Oct 052018
 

You may not know Ed Caraeff’s name, but if you’re a fan of rock from the ‘60s and ‘70s, you’ve admired at least a few of the hundreds of album covers and live shots he’s taken in a long and storied photographic career.

He took his most famous shot when he was just 17, in June of 1967. Then still a high school junior at Westchester High School in Los Angeles, he had heard about a “rock and roll festival” up the coast in Monterey and headed there with some friends and a camera borrowed from his family’s optometrist. As he put it later: “I wasn’t a music lover that was there to enjoy the music and take a few snapshots. I was there to photograph it—and I did.”

The shot seen ’round the world was of Jimi Hendrix at the close of his first American appearance. It’s a startling and otherworldly image: Hendrix kneels before a Fender Stratocaster laid on the stage, his mouth open, eyes closed in a timeless posture of both dominance and ecstasy.

Oh, and the guitar is on fire.

Caraeff’s photograph became the only image to make the cover of Rolling Stone twice. The song Hendrix was performing…erm, burning? “Wild Thing.” But we’ll get to that.

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Aug 042014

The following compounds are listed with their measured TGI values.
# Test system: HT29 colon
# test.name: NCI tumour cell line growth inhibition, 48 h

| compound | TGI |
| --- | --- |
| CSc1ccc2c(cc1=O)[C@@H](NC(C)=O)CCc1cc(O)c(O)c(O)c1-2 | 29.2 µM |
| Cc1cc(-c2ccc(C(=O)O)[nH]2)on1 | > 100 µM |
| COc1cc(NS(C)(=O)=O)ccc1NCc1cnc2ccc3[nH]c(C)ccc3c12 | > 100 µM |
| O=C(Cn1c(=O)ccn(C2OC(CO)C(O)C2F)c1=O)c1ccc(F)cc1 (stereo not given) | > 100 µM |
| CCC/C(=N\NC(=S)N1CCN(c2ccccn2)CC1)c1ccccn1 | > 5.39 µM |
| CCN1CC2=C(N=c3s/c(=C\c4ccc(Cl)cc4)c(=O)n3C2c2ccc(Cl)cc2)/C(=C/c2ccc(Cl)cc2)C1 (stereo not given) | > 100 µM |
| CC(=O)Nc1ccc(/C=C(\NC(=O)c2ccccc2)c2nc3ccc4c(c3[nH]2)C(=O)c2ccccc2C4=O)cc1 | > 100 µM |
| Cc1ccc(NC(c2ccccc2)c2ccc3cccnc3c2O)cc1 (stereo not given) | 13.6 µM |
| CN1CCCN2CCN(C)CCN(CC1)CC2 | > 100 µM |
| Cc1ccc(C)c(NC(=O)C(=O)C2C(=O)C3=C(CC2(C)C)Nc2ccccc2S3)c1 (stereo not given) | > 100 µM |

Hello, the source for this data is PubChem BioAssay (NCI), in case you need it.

An expanded version of this article – with a new Lenny Kaye interview! – appears in my new book ‘Cover Me: The Stories Behind the Greatest Cover Songs of All Time’. Buy it at Amazon.

Before there was a song called “Gloria,” there was a poem called “Oath.” And the transition from one to the other might never have happened without forty bucks and one loud bass note.
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Mar 202014
 

An expanded version of this article appears in my new book ‘Cover Me: The Stories Behind the Greatest Cover Songs of All Time’. Buy it at Amazon.

Brian Jones was in bad shape.

The Rolling Stone had staggered into London’s Olympic Studios, where Jimi Hendrix was trying to record a new Bob Dylan song, “All Along the Watchtower.” Though Jones could barely stand upright, he demanded to play on the track. There had already been many takes and the arrangement was just starting to come together, but Hendrix, ever accommodating to his friends, sat Jones down at a piano. Jones jumped right in, not letting inebriation limit his enthusiasm, and began producing off-beat clunks and clangs that caused Hendrix to stop the take in frustration after only 23 seconds.

What would become known as the greatest cover song ever recorded was quickly falling apart.
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